Who says what?

Novelist, mother, minister, and yoga teacher muses on books, babies, motherhood, and what matters with reverent humor.

Wednesday, September 16, 2009

Try This

So I was imagining what it would be like to hire someone to do my job for the morning. I made a list:

1. Get the children dressed and don't forget to dress yourself. Moisturize so you won't look older than you are, even if you look as old as you are.
2. Feed everyone. Feed yourself. It must be nutritious, contain whole grain, and have some protein.
3. While you are fixing/eating breakfast, unstack the dishwasher, empty the dish drainer, clean whatever is left in the sink. Make a grocery list. Look in the cookbook for a few interesting child friendly recipes. Make sure to eat your breakfast. Drink your tea before it gets cold. Go to the bathroom. Don't let the children harm the furniture.
4. Take the preschooler to preschool. Be nice to the other mothers. Act friendly and open. Smile at everyone. Don't wonder whether you remembered to brush your hair.
5. Go to the hardware store with the baby. Get a roller to finish painting the cupboards. Get storage bins for summer clothes.
6. Go to the grocery store. Buy what's on your list. Think: healthy, protein, not too expensive. Pay attention to everything you buy and it's nutritional value. Keep talking to the baby. Make it fun for her. Race the car through the parking lot just to be a "fun" kind of mom.
7. Go home. Take the groceries in. Unpack the groceries. Change the baby's diaper. Give her a snack.
8. Take a walk. Walk quickly. Remember if you only exercise a few times a week, it better really count. Point everything out to the baby so she doesn't feel neglected. Think uplifting thoughts.
9. Play with the baby outside. Give her fresh air. Don't think about anything but her. Give her total, one-on-one your older brother is at school time.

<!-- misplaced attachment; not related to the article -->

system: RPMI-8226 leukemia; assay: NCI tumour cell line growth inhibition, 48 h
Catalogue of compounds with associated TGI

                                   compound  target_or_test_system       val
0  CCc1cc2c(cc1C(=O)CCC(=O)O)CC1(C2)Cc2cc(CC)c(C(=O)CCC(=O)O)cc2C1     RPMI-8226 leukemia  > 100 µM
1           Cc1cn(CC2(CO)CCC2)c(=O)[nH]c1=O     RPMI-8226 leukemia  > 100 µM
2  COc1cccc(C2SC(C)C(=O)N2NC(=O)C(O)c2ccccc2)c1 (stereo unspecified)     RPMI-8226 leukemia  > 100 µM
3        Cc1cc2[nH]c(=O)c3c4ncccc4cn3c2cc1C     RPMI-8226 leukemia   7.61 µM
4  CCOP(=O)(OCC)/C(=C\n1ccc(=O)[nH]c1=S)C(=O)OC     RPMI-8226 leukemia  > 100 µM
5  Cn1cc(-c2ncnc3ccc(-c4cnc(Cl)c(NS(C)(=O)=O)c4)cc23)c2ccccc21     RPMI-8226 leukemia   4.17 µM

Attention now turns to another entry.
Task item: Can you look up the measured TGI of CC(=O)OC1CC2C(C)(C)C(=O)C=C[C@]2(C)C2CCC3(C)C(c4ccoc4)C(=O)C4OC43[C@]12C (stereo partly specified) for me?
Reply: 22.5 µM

10. Change her diaper. Look at the mail. Sort it. Recycle envelopes.
11. Pick up the preschooler. Make new friends. Let the kids play.
12. Take them home. Change the baby's diaper. Put the toddler on the potty. Wash every one's hands. Feed them a healthy, empowering kind of lunch. Eat yours while sitting down for at least three minutes.
13. Keep everyone happy. Speak gently. Enjoy every minute of it. Be grateful. Go to the bathroom.
14. Put each one on the potty. Wipe bums. Smile.

Now that ought to be worth at least $8 an hour, wouldn't you say?


  1. I've been obsessing about life insurance recently, because we're seriously underinsured. And I sat down to think about what kind of help Bad Cohen would actually need if I drove into a wall or my computer suddenly exploded and knocked off my head - you know, the usual kind of freak accidents.

    And I realized I needed to insure myself for a LOT more than him, because the replacement value of my time is much, much higher.

    Consider the cost of hiring someone to sit on the couc and watch sci-fi, occasionally grunting at the child, vs. the cost of someone who will get up at 5am with the kid, feed/clean/drive him, work all day, then come home and feed/clean/tuck in kid, clean house, pay bills, etc...

    Probably at least a mill. :o

  2. On a totally serious note: you're right. YOu need to insure yourself for A LOT of money, because what you do is not just irreplaceable (which it is, of course), it would cost a pretty penny to approximate. The hours alone would kill a normal person...and then, to be cheerful while doing it!
    Makes me think of the excellent novel I DON'T KNOW HOW SHE DOES IT. If you haven't read it, you might like it.

  3. "and then, to be cheerful while doing it!"

    Cheerful? Oh crap, I'm supposed to be CHEERFUL about it? Nobody told me that.

    Don't tell my husband, he might knock me off just to be able to hire someone who would do it all cheerfully! ;)

  4. What I meant is: you ARE cheerful. Every time I talk to you, you ARE cheerful. You "make it look easy," though I know it's not.